Some time later, Jessica sees another girl in the distance. This time it’s not Emily; it’s not the demonic vampire. Instead, it’s a voiceless victim; an innocent who has been terrorized by Emily’s distorted femininity. She is, quite literally, mute, and she leads Jessica to the body of the antique dealer she just met. Jessica’s terror spikes and she frantically recruits her husband to come help her make sense of this. She pleads with him to acknowledge that she isn’t crazy. But by the time they return, the body is gone and the girl is nowhere to be found. Jessica sobs as she knows her credibility is out the window. How will her husband ever be able to trust her? The consequences of this evil are hidden and Jessica becomes the next victim in Emily’s destructive campaign. But just then, the mute girl re-emerges. They chase her down and try to get her to explain. But again, she is voiceless. Neither Duncan nor Jessica can make sense of her trauma, so it’s easy to discount her as crazy. But when Emily appears on the scene, devilishly tossing an apple in the air with a crooked smile, the girl flees in terror. The traumatized girl is powerless next to the traumatizing Woman.
This encounter sends Jessica spiraling back into psychosis. She can hardly keep the Satanic voices at bay. Although she is the victim, the voices accuse her of bringing this all on herself—a common rhetorical trope of oppressors. And as the group sits around the dinner table again, and Emily strokes Duncan’s arm lovingly, Jessica hear’s Emily’s psychic projection that she is not enough and she never will be. He doesn’t love her anymore. She is too weak, too vulnerable, too damaged. The suffering human she once was died in that lake never to be seen again. In her stead, a vampiric persona has emerged.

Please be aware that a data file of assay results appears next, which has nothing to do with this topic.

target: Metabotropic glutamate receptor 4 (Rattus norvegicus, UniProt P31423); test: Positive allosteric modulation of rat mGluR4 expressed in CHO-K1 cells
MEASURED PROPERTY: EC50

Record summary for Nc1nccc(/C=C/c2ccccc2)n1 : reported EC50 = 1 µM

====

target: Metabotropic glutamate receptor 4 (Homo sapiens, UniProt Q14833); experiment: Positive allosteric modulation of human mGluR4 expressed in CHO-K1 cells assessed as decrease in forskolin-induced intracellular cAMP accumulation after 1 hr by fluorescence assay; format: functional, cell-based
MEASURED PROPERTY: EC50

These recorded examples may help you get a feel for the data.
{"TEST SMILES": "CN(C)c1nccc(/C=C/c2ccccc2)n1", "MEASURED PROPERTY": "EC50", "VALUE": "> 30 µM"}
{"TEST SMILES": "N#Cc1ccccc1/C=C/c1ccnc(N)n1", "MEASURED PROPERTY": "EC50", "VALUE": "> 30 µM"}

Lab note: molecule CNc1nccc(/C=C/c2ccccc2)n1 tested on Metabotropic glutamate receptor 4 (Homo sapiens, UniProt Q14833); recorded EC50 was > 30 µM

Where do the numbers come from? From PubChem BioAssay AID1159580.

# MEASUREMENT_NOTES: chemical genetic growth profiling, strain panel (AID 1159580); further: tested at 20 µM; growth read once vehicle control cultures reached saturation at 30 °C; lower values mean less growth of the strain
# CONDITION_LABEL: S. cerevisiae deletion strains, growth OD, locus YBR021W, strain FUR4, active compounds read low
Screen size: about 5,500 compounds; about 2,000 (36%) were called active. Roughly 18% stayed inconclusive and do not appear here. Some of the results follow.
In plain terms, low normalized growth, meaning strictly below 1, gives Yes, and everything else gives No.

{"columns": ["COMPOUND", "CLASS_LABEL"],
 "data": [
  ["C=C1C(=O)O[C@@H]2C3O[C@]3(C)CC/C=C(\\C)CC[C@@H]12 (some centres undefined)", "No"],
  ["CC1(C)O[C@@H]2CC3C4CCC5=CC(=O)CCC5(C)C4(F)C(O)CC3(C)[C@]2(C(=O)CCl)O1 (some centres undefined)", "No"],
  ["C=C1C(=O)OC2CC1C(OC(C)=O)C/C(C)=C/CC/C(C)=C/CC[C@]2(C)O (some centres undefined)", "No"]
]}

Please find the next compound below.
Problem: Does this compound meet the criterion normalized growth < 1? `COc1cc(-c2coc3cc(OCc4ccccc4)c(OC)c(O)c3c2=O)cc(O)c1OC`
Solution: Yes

Jessica makes one last attempt to reach Duncan’s heart. In bed that night, she tries to get Duncan to agree to leave this backwards country town and try to save their marriage in the city. But Duncan’s counter suggestion is to have her institutionalized. Jessica has become his burden. His role and duty as her husband is of no concern. He’d rather be with Emily. Jessica screams out in despair, but with vitriolic chauvinism he tries to clasp her mouth shut, “They’ll hear you!” To which she replies, “Who cares?”
And that is the prime dilemma of this movie—indeed, who cares for Jessica? Who cares for a broken woman constantly embattled with masculine prejudice? And even one can conjure up some empathy, who can possibly absolve her of her own prejudice? Eventually, both Duncan and Woody collapse under Emily’s seduction, throwing away their honor and even their own lives to be ravished by a soulless demon. It’s the ultimate self-destructing madness, but it’s one that has gripped the heart of our modern world so tightly. Each year we gasp in horror as the statistics for human trafficking climb and as the correlations between it and erotic entertainment are ever more closely linked. Why then are we surprised by the indignant and righteous heat of the #TimesUp and #MeToo (or #ChurchToo) movements? Why are we shocked when our vampiric culture has turned the ones we feasted upon into vampires themselves?